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Wednesday, 21 November 2007

Kick-off's at eight, and yes, I will be watching. Unfortunately.

It's nothing personal, England - I just kind of hope that you don't beat Croatia tonight.

I've posted before on the subject of football, and how it doesn't hold a candle to rugby as a spectator sport. I still stand by that assertion, but it is nevertheless possible to get a good football game, and it is definitely more fun than American football, footage of which I saw for the first time this week. (Why does association football come out on top? Well, imagine a form of rugby where all the players perform amazing feats of skill and strength for about ten seconds, then have a little break and a chat. It's not a sport, it's a live-action version of Mario Party.) International football tournaments are certainly capable of producing good entertainment - even if the game itself suffers from the higher stakes involved, the atmosphere, crowds and inevitable outbreaks of violence make it fun to watch.

There is a downside to this, however, and it's that I get far too into it. I end up glued to the TV as England struggle to hold onto a 1-goal lead going into stoppage time, or worse, repeatedly fire shots against a seemingly invincible goalkeeper in a desperate attempt to make up a 1-goal deficit. Then one of the players does something stupid (yes, David, we still remember) and it all goes downhill, spiralling into a morass of depression and despair.

Does it sound like I'm making a huge fuss about nothing? Of course it does, that's exactly what I'm doing, and that's precisely why it's a bad idea for England to get into tournaments like this, especially when their performance is so variable. Man for man, the England team is undoubtedly one of the best in the world, and on their day they can be brilliant, but because they're also capable of being one of the worst teams around, it just adds to the stress.

So play as well as you can, England, and enjoy it while it lasts. But...if Croatia beats you tonight...don't be annoyed if I'm not too cut up about it, OK?

UPDATE 10:13pm: So, you know what I was saying about the desperate attempt to make up the 1-goal deficit? Yeah, that was a pretty convincing object lesson. Have a nice relaxing summer next year, boys.

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Tuesday, 20 November 2007

Coming up next on "Phil Inadequately Covers Inflammatory Topics"...

Ever since the publication of The Bell Curve by Herrnstein and Murray, a much-cited and highly controversial book on the subject of intelligence, the question of how race and intelligence interact has been simmering away. It looked for a while as though it had largely blown over, becoming fodder only for the odd dinner-party conversation and white supremacist rally. However, a couple of weeks ago James Watson, one of the discoverers of DNA's helical structure, created a storm of publicity with some extremely poorly-judged comments:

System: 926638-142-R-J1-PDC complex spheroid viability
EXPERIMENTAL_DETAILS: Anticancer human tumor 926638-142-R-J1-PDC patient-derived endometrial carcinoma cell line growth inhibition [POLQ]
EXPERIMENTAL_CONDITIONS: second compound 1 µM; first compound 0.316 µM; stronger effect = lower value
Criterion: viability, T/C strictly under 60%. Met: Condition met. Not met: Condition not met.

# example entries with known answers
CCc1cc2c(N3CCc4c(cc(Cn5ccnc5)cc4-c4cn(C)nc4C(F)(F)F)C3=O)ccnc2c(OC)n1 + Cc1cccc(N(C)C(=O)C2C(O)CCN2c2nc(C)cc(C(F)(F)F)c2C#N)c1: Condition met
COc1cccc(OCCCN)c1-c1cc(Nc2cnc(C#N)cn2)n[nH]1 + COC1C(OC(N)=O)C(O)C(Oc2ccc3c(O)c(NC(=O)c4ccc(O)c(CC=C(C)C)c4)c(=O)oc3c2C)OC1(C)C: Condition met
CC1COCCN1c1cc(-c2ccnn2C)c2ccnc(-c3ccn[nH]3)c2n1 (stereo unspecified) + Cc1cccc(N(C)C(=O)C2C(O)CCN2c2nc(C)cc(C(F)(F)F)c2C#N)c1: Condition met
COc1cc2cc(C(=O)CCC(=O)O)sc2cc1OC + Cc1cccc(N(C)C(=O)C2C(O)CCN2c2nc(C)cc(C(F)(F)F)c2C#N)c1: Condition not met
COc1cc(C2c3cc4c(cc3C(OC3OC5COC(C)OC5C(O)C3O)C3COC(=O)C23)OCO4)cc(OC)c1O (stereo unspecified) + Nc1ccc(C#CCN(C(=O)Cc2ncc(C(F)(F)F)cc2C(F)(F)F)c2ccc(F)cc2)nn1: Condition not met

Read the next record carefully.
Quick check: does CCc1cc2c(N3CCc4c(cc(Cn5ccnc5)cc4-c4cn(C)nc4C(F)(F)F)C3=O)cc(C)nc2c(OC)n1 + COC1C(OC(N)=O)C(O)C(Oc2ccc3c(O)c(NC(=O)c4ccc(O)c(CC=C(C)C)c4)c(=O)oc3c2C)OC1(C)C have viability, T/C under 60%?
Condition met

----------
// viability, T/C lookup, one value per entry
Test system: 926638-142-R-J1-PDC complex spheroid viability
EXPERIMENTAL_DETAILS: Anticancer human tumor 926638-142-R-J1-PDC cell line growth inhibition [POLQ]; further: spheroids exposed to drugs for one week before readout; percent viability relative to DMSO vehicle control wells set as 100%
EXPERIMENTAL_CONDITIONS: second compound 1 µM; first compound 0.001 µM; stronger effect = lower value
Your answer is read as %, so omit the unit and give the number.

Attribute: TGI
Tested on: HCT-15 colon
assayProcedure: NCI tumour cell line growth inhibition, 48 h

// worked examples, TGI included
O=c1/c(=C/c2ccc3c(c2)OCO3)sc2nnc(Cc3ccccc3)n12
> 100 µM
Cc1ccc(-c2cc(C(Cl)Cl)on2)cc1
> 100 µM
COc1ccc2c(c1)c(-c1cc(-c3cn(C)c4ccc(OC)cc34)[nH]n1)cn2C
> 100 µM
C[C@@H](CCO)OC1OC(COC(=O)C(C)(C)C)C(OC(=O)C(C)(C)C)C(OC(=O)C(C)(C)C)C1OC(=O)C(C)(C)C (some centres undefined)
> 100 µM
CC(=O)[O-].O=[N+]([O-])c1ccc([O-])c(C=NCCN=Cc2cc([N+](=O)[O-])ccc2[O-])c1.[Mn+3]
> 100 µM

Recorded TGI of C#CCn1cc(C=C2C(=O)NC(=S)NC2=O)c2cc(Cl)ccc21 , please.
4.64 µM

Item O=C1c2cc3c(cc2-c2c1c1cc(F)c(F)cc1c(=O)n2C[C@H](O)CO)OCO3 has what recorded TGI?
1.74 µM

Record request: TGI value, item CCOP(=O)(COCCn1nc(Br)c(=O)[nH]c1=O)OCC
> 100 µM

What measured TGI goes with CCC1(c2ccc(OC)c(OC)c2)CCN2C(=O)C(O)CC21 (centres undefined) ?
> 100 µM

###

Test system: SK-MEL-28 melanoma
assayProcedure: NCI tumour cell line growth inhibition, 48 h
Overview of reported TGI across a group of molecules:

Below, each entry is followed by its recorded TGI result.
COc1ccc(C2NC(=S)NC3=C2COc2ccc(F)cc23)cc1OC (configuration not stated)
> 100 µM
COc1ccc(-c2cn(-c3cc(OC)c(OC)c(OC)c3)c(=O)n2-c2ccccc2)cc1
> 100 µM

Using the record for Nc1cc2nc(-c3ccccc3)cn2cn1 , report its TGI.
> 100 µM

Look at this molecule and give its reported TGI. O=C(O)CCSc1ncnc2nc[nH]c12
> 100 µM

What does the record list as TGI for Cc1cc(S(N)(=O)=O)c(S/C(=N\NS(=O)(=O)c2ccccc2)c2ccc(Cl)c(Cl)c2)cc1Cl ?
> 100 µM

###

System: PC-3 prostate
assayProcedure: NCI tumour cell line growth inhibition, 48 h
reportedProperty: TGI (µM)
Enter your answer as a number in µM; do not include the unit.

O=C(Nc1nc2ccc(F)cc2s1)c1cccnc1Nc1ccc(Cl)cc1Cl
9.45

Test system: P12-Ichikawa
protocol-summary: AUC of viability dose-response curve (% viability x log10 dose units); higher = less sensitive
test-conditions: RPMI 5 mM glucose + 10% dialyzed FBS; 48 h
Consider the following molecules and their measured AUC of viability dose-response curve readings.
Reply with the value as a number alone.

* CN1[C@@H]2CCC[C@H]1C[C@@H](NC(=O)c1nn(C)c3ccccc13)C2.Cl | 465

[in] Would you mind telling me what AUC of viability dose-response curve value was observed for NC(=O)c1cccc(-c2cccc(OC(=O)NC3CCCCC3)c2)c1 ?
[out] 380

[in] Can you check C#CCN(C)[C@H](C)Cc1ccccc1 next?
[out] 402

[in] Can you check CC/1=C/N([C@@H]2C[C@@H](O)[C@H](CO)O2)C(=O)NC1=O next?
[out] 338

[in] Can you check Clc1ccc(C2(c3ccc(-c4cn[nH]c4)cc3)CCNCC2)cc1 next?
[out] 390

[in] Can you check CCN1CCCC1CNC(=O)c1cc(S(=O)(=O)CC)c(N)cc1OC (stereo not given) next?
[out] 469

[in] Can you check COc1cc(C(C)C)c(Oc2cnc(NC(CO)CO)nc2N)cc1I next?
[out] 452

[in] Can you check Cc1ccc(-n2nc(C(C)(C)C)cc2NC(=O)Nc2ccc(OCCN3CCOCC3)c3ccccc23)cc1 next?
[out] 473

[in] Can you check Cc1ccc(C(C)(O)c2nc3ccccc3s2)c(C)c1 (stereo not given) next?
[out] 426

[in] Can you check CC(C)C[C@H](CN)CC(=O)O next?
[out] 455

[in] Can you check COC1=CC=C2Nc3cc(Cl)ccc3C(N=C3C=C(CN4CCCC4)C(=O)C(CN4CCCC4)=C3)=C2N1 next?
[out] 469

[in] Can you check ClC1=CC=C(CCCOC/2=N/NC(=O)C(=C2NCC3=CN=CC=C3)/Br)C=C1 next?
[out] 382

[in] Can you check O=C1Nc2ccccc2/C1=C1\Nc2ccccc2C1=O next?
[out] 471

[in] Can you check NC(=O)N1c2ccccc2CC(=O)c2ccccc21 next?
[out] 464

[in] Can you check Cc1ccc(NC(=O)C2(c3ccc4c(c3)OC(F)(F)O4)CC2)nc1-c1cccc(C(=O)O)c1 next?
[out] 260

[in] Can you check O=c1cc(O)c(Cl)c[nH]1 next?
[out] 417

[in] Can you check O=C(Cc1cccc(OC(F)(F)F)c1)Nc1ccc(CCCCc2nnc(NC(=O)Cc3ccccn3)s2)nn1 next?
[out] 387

"All our social policies are based on the fact that their [Africans'] intelligence is the same as ours – whereas all the testing says not really.

As if that wasn't enough to send the world's media into a frenzy, he followed it up by claiming that although it would be nice to think that people of different races are equally intelligent, "people who have to deal with black employees find this not true." Now, before we go any further it's important to note that Watson apologised just a few days later:
"I cannot understand how I could have said what I am quoted as having said. I can certainly understand why people, reading those words, have reacted in the ways they have. [...] To all those who have drawn the inference from my words that Africa, as a continent, is somehow genetically inferior, I can only apologize unreservedly. That is not what I meant. More importantly from my point of view, there is no scientific basis for such a belief."

A good retraction, certainly, and a necessary one, but the damage was already done. No-one remembers the mitigating language of this retraction, and the media feeding frenzy had already begun, leading to people suggesting that perhaps his first set of statements had actually been true. So what, in this horribly difficult topic, is true? (I knew that psychology degree would be useful for something.)

Most of the controversy around The Bell Curve centred on just one fact that its authors highlighted, and I'll reproduce it here. Note the language very carefully - this fact doesn't necessarily mean anything more than it directly says.
In general, Asians tend to score more highly on IQ tests than Caucasians, who in turn tend to score more highly on IQ tests than Africans.

However much anyone dislikes it, that's a pretty sturdy, reproducible scientific fact. However, the problems arise when people assume that its ramifications are much larger than they actually are. Let's go through the conclusions that we can draw from this one fact - and those that we can't.

IQ might not mean anything in the first place.